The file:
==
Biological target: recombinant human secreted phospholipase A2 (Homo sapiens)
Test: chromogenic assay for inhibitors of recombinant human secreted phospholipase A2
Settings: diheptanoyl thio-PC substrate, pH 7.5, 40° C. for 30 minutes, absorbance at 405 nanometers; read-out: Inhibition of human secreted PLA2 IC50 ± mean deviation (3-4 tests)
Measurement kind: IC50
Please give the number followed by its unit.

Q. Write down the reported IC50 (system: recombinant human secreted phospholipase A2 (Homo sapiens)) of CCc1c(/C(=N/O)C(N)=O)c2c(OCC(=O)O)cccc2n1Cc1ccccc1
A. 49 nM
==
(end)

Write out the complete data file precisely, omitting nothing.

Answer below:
Biological target: recombinant human secreted phospholipase A2 (Homo sapiens)
Test: chromogenic assay for inhibitors of recombinant human secreted phospholipase A2
Settings: diheptanoyl thio-PC substrate, pH 7.5, 40° C. for 30 minutes, absorbance at 405 nanometers; read-out: Inhibition of human secreted PLA2 IC50 ± mean deviation (3-4 tests)
Measurement kind: IC50
Please give the number followed by its unit.

Q. Write down the reported IC50 (system: recombinant human secreted phospholipase A2 (Homo sapiens)) of CCc1c(/C(=N/O)C(N)=O)c2c(OCC(=O)O)cccc2n1Cc1ccccc1
A. 49 nM